In a symptomatic patient with typical colonic pseudomembranes such as in this case, arguably it would be sensible to recommend that treatment is immediately started.
Stool testing should be considered in any patient with unexplained, new-onset diarrhoea (defined as 3 or more unformed stools in 24 hours in a patient not taking laxatives). Your local institution will probably have protocols for how patients should be investigated and all of the above test may well be part of the algorithm. When I was on the wards, toxin tests were favored over culture for diagnosis of C.diff because it was the toxins which mediate disease. detection of toxins was faster and correlated better with symptoms. However, there was a move towards 'molecular tests' (PCR for the bacterium) from 2009 because of concern that patients with C.diff could be missed by toxin tests. Of course, this raised the question; do toxin-negative patients with a positive C difficile PCR test result require treatment? Several studies have now indicated that about half of the patients with positive PCR test for C. diff do not experience adverse events without treatment and do not need treatment. For this reason, PCR testing for C.diff should not be used as the stand-alone diagnostic test. Instead it's patients with clinical disease (diarrhoea) AND a positive toxin assay who should be treated! There are lots of references for this statement and here is an open access article in JAMA:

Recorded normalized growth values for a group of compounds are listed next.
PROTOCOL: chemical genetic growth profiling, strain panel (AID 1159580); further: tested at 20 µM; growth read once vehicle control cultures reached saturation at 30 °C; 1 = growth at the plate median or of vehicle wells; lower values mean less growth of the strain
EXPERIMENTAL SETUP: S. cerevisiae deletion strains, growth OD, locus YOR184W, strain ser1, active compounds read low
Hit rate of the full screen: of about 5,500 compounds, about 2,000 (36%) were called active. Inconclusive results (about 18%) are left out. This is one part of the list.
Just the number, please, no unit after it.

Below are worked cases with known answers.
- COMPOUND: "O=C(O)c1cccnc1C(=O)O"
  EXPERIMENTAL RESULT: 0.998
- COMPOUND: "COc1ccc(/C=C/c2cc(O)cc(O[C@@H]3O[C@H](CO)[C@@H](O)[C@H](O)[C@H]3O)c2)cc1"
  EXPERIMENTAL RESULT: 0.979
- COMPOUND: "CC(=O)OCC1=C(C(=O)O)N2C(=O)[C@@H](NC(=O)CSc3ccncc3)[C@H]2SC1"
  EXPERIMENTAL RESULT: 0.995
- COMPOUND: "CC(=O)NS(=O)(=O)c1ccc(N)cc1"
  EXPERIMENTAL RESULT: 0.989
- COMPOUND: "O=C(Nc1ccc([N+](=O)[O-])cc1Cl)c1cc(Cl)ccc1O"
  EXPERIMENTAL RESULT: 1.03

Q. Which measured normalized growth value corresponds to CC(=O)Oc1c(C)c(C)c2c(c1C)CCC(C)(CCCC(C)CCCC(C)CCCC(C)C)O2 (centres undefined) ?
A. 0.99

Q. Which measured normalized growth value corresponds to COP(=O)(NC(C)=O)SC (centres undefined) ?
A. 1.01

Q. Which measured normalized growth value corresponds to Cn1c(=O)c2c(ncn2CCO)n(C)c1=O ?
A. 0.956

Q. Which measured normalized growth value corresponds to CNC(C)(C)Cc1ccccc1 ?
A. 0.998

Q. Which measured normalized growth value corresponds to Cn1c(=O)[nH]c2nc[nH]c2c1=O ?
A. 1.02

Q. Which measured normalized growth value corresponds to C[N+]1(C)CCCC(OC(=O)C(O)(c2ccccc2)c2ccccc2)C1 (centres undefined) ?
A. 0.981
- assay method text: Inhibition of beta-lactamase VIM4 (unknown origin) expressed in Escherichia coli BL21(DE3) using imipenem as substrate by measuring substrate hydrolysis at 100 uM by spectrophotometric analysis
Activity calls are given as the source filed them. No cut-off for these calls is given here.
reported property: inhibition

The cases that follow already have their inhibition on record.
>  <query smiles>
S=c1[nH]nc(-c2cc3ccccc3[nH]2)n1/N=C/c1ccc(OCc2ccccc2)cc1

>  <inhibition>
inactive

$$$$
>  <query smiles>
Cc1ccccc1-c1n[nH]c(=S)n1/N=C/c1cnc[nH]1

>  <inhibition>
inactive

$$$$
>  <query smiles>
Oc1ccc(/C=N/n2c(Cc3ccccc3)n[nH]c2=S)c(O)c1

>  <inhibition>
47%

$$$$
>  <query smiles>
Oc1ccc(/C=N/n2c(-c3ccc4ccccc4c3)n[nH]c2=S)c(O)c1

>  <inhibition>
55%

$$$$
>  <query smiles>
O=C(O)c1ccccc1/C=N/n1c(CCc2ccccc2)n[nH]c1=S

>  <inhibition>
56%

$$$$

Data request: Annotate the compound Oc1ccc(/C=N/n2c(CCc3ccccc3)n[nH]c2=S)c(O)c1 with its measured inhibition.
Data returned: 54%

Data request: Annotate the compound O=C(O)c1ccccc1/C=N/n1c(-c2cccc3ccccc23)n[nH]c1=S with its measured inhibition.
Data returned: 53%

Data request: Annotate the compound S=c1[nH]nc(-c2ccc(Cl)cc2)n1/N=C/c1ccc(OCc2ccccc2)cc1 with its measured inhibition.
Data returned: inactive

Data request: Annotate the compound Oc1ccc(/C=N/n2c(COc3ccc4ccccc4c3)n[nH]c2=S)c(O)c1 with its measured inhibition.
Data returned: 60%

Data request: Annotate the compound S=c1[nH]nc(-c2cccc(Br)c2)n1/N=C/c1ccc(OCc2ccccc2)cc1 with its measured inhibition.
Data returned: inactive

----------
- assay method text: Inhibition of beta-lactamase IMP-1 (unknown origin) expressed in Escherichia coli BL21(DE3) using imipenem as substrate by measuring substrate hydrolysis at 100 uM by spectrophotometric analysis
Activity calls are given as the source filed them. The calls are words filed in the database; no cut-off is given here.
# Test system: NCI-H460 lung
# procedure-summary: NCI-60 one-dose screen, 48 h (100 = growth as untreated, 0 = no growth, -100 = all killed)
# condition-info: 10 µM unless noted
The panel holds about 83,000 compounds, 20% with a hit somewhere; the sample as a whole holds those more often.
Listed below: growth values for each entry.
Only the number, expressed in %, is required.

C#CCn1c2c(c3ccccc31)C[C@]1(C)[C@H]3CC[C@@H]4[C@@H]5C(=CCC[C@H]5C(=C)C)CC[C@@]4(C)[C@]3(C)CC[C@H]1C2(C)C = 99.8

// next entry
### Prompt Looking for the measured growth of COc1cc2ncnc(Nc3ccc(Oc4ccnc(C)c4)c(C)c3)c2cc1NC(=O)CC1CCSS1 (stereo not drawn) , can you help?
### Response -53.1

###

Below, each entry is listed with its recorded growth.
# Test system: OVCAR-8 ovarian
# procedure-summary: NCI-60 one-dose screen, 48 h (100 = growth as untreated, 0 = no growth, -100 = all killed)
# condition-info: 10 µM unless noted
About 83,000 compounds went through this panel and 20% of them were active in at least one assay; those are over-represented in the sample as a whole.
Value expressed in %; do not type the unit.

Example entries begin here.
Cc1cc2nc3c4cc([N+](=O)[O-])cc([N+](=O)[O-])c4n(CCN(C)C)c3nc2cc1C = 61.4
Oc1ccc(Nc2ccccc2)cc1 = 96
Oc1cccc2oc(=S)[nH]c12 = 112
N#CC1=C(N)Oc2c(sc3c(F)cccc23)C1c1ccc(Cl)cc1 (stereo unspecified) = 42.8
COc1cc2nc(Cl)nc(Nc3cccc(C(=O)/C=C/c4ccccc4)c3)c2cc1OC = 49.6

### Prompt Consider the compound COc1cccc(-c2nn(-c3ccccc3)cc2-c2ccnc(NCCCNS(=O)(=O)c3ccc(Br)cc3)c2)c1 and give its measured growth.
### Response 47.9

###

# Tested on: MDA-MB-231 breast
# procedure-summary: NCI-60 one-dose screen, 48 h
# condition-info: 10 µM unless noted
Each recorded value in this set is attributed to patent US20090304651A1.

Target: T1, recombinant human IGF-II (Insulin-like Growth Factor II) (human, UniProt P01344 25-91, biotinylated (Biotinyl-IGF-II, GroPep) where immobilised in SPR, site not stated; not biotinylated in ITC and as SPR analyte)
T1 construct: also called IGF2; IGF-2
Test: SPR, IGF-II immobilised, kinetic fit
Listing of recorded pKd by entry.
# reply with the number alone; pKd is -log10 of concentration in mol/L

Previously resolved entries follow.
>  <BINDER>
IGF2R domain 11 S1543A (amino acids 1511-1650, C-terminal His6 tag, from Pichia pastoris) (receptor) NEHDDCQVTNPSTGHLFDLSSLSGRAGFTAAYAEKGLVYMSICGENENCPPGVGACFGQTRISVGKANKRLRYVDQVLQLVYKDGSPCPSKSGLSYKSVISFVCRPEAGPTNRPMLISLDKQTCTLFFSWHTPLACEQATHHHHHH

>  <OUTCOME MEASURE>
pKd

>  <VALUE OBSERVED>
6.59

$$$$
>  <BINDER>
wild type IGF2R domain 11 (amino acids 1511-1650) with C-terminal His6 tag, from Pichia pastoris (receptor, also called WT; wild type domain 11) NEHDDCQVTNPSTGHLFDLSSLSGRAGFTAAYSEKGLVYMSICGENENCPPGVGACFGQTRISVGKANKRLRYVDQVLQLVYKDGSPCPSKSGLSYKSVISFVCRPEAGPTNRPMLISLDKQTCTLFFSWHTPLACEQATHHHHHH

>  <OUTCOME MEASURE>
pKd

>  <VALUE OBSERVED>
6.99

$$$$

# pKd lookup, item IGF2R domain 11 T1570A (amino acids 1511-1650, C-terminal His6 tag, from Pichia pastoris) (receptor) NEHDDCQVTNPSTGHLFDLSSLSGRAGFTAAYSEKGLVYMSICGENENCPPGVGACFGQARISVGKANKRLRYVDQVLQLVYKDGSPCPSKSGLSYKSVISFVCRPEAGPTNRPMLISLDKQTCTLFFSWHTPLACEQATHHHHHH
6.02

Treatment is to discontinue the responsible antibiotic and start therapy with oral vancomycin or fidaxomicin. Up to 50% of patients have a relapse after discontinuation of antibiotics, but most respond to a second course of therapy. In those who relapse again, faecal microbiota transplantation is very effective.
A case of cough and weight loss
This odd looking thing was found in the gastric fundus of a middle age lady undergoing investigations for nights sweats, a dry cough and shortness of breath on exertion as well as weight loss (CXR enclosed).
WHAT IS THE LIKELY DIAGNOSIS?
■ CMV infection
■ Vascular malformation
I'm afraid not!
■ Gastric lymphoma
■ Kaposis sarcoma
YES, you are right !
■ Gastric adenocarcinoma
The patient had a two month history of night sweats, malaise, weight loss. More recently she developed a non-productive cough and shortness of breath on exertion. The CXR shows some diffuse interstitial infiltrates.